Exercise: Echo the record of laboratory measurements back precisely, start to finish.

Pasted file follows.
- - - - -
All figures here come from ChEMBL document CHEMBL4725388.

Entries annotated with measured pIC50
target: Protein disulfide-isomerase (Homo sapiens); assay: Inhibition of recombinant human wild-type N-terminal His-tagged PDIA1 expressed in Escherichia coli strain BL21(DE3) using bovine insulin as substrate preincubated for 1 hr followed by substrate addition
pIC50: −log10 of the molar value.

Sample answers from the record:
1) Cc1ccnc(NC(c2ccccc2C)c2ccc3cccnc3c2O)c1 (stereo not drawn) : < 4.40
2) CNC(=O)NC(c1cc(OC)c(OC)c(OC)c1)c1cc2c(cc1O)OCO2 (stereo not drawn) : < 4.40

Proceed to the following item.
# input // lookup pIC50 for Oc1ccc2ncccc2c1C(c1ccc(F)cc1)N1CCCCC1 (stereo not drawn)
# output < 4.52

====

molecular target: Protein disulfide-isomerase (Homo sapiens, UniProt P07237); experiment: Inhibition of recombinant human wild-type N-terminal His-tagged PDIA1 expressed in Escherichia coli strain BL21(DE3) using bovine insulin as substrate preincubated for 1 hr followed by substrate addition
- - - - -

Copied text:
All figures here come from ChEMBL document CHEMBL4725388.

Entries annotated with measured pIC50
target: Protein disulfide-isomerase (Homo sapiens); assay: Inhibition of recombinant human wild-type N-terminal His-tagged PDIA1 expressed in Escherichia coli strain BL21(DE3) using bovine insulin as substrate preincubated for 1 hr followed by substrate addition
pIC50: −log10 of the molar value.

Sample answers from the record:
1) Cc1ccnc(NC(c2ccccc2C)c2ccc3cccnc3c2O)c1 (stereo not drawn) : < 4.40
2) CNC(=O)NC(c1cc(OC)c(OC)c(OC)c1)c1cc2c(cc1O)OCO2 (stereo not drawn) : < 4.40

Proceed to the following item.
# input // lookup pIC50 for Oc1ccc2ncccc2c1C(c1ccc(F)cc1)N1CCCCC1 (stereo not drawn)
# output < 4.52

====

molecular target: Protein disulfide-isomerase (Homo sapiens, UniProt P07237); experiment: Inhibition of recombinant human wild-type N-terminal His-tagged PDIA1 expressed in Escherichia coli strain BL21(DE3) using bovine insulin as substrate preincubated for 1 hr followed by substrate addition